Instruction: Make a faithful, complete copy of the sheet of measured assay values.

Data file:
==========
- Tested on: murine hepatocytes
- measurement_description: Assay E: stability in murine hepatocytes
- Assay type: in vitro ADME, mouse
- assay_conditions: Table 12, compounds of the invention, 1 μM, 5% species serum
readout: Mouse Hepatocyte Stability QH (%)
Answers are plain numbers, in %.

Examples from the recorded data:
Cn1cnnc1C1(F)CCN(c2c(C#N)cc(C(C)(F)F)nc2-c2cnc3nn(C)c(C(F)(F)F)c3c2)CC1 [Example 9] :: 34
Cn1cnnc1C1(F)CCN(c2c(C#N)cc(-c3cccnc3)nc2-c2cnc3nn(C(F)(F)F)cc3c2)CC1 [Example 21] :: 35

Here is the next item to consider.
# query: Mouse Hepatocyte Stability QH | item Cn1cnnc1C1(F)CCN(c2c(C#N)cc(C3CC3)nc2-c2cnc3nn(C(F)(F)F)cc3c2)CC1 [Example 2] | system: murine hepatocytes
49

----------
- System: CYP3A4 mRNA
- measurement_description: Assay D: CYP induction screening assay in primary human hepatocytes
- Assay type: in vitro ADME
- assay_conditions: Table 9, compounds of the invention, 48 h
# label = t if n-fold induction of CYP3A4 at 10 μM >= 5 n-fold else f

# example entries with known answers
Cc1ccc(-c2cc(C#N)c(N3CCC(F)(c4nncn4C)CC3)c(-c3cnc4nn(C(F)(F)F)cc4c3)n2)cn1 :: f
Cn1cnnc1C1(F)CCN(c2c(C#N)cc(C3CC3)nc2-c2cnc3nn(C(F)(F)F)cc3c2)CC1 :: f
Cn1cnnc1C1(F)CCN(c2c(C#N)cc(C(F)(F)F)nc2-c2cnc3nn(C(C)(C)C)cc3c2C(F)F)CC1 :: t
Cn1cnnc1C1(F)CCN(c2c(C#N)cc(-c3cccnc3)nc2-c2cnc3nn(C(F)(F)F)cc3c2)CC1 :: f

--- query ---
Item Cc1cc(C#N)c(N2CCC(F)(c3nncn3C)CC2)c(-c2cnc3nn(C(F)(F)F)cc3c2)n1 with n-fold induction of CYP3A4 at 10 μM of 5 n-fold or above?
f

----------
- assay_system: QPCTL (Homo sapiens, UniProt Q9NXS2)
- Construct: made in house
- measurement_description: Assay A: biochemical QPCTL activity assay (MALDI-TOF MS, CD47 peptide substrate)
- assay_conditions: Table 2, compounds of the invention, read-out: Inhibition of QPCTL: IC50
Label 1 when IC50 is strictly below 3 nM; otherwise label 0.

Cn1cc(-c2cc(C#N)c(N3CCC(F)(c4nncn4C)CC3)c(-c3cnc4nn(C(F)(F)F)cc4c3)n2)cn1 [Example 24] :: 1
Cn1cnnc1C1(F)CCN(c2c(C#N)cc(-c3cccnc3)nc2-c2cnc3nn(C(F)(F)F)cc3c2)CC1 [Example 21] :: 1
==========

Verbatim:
- Tested on: murine hepatocytes
- measurement_description: Assay E: stability in murine hepatocytes
- Assay type: in vitro ADME, mouse
- assay_conditions: Table 12, compounds of the invention, 1 μM, 5% species serum
readout: Mouse Hepatocyte Stability QH (%)
Answers are plain numbers, in %.

Examples from the recorded data:
Cn1cnnc1C1(F)CCN(c2c(C#N)cc(C(C)(F)F)nc2-c2cnc3nn(C)c(C(F)(F)F)c3c2)CC1 [Example 9] :: 34
Cn1cnnc1C1(F)CCN(c2c(C#N)cc(-c3cccnc3)nc2-c2cnc3nn(C(F)(F)F)cc3c2)CC1 [Example 21] :: 35

Here is the next item to consider.
# query: Mouse Hepatocyte Stability QH | item Cn1cnnc1C1(F)CCN(c2c(C#N)cc(C3CC3)nc2-c2cnc3nn(C(F)(F)F)cc3c2)CC1 [Example 2] | system: murine hepatocytes
49

----------
- System: CYP3A4 mRNA
- measurement_description: Assay D: CYP induction screening assay in primary human hepatocytes
- Assay type: in vitro ADME
- assay_conditions: Table 9, compounds of the invention, 48 h
# label = t if n-fold induction of CYP3A4 at 10 μM >= 5 n-fold else f

# example entries with known answers
Cc1ccc(-c2cc(C#N)c(N3CCC(F)(c4nncn4C)CC3)c(-c3cnc4nn(C(F)(F)F)cc4c3)n2)cn1 :: f
Cn1cnnc1C1(F)CCN(c2c(C#N)cc(C3CC3)nc2-c2cnc3nn(C(F)(F)F)cc3c2)CC1 :: f
Cn1cnnc1C1(F)CCN(c2c(C#N)cc(C(F)(F)F)nc2-c2cnc3nn(C(C)(C)C)cc3c2C(F)F)CC1 :: t
Cn1cnnc1C1(F)CCN(c2c(C#N)cc(-c3cccnc3)nc2-c2cnc3nn(C(F)(F)F)cc3c2)CC1 :: f

--- query ---
Item Cc1cc(C#N)c(N2CCC(F)(c3nncn3C)CC2)c(-c2cnc3nn(C(F)(F)F)cc3c2)n1 with n-fold induction of CYP3A4 at 10 μM of 5 n-fold or above?
f

----------
- assay_system: QPCTL (Homo sapiens, UniProt Q9NXS2)
- Construct: made in house
- measurement_description: Assay A: biochemical QPCTL activity assay (MALDI-TOF MS, CD47 peptide substrate)
- assay_conditions: Table 2, compounds of the invention, read-out: Inhibition of QPCTL: IC50
Label 1 when IC50 is strictly below 3 nM; otherwise label 0.

Cn1cc(-c2cc(C#N)c(N3CCC(F)(c4nncn4C)CC3)c(-c3cnc4nn(C(F)(F)F)cc4c3)n2)cn1 [Example 24] :: 1
Cn1cnnc1C1(F)CCN(c2c(C#N)cc(-c3cccnc3)nc2-c2cnc3nn(C(F)(F)F)cc3c2)CC1 [Example 21] :: 1